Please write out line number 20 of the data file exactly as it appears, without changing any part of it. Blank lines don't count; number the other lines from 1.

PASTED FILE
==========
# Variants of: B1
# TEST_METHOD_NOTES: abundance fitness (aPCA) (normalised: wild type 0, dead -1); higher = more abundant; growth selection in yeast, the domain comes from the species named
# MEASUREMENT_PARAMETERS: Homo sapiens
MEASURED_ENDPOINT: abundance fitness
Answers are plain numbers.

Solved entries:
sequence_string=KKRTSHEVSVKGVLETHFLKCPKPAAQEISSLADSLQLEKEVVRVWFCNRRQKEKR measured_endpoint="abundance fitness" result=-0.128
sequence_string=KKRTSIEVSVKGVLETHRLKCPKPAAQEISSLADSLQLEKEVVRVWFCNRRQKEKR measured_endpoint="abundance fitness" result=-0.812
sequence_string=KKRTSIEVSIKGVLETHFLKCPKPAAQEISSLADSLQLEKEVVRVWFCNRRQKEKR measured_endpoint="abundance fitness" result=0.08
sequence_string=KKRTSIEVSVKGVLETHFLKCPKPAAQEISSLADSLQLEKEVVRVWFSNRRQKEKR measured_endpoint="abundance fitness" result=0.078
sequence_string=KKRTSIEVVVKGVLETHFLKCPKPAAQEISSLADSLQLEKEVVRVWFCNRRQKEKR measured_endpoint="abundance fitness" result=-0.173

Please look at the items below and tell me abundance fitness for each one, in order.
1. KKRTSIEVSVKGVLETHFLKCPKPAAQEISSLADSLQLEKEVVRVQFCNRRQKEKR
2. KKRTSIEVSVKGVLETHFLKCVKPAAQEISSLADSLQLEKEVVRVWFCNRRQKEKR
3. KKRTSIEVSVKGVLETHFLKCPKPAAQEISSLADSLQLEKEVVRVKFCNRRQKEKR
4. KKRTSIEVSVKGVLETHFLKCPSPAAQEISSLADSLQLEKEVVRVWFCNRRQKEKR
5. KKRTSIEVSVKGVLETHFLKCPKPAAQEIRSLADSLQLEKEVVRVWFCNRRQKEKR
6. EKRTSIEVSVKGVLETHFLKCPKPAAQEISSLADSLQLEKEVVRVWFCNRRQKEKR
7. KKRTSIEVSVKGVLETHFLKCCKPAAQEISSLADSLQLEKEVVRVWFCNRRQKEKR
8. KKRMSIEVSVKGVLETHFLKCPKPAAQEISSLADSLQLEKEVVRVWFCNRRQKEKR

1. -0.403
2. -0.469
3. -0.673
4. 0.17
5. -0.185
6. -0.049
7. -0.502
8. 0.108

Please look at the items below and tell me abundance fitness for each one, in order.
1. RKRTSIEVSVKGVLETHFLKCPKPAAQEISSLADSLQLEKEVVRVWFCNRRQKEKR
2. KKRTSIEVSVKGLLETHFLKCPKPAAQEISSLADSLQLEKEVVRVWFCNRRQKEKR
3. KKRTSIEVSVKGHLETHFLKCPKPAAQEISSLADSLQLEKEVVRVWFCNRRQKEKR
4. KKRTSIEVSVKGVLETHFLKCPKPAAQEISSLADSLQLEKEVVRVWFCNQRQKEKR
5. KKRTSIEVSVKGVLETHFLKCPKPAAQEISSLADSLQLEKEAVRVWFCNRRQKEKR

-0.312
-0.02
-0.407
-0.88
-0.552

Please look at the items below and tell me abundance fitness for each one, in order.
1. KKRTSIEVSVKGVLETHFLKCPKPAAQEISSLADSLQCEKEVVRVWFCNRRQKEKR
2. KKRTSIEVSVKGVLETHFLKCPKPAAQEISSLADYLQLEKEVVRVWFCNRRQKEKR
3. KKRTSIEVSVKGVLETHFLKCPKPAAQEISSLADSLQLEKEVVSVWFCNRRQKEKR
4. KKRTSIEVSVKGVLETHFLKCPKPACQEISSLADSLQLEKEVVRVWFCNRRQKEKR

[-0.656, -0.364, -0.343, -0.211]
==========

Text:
8. KKRMSIEVSVKGVLETHFLKCPKPAAQEISSLADSLQLEKEVVRVWFCNRRQKEKR